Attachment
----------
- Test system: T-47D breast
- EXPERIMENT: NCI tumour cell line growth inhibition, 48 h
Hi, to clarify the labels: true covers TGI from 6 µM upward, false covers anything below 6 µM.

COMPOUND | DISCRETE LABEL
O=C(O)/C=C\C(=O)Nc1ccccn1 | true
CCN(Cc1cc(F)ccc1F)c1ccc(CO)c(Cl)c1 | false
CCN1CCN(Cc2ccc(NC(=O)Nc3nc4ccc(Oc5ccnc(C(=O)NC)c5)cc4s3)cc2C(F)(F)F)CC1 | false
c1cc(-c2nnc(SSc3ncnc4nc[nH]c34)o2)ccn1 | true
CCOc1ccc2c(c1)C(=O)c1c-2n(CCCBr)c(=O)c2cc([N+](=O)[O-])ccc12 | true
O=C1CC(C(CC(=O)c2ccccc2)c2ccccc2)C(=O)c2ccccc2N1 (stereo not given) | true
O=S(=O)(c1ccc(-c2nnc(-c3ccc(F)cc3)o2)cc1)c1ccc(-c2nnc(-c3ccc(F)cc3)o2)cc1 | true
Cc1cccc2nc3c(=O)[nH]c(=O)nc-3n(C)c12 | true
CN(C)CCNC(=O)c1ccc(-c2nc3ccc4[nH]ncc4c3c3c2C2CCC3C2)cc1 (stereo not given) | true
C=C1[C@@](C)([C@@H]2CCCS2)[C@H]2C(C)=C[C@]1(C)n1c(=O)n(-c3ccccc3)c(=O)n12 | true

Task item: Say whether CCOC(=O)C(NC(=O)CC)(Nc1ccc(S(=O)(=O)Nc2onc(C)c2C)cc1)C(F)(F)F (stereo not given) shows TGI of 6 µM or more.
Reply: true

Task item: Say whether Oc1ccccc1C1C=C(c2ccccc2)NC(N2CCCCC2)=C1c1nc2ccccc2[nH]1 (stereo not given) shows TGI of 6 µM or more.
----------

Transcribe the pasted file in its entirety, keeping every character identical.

- Test system: T-47D breast
- EXPERIMENT: NCI tumour cell line growth inhibition, 48 h
Hi, to clarify the labels: true covers TGI from 6 µM upward, false covers anything below 6 µM.

COMPOUND | DISCRETE LABEL
O=C(O)/C=C\C(=O)Nc1ccccn1 | true
CCN(Cc1cc(F)ccc1F)c1ccc(CO)c(Cl)c1 | false
CCN1CCN(Cc2ccc(NC(=O)Nc3nc4ccc(Oc5ccnc(C(=O)NC)c5)cc4s3)cc2C(F)(F)F)CC1 | false
c1cc(-c2nnc(SSc3ncnc4nc[nH]c34)o2)ccn1 | true
CCOc1ccc2c(c1)C(=O)c1c-2n(CCCBr)c(=O)c2cc([N+](=O)[O-])ccc12 | true
O=C1CC(C(CC(=O)c2ccccc2)c2ccccc2)C(=O)c2ccccc2N1 (stereo not given) | true
O=S(=O)(c1ccc(-c2nnc(-c3ccc(F)cc3)o2)cc1)c1ccc(-c2nnc(-c3ccc(F)cc3)o2)cc1 | true
Cc1cccc2nc3c(=O)[nH]c(=O)nc-3n(C)c12 | true
CN(C)CCNC(=O)c1ccc(-c2nc3ccc4[nH]ncc4c3c3c2C2CCC3C2)cc1 (stereo not given) | true
C=C1[C@@](C)([C@@H]2CCCS2)[C@H]2C(C)=C[C@]1(C)n1c(=O)n(-c3ccccc3)c(=O)n12 | true

Task item: Say whether CCOC(=O)C(NC(=O)CC)(Nc1ccc(S(=O)(=O)Nc2onc(C)c2C)cc1)C(F)(F)F (stereo not given) shows TGI of 6 µM or more.
Reply: true

Task item: Say whether Oc1ccccc1C1C=C(c2ccccc2)NC(N2CCCCC2)=C1c1nc2ccccc2[nH]1 (stereo not given) shows TGI of 6 µM or more.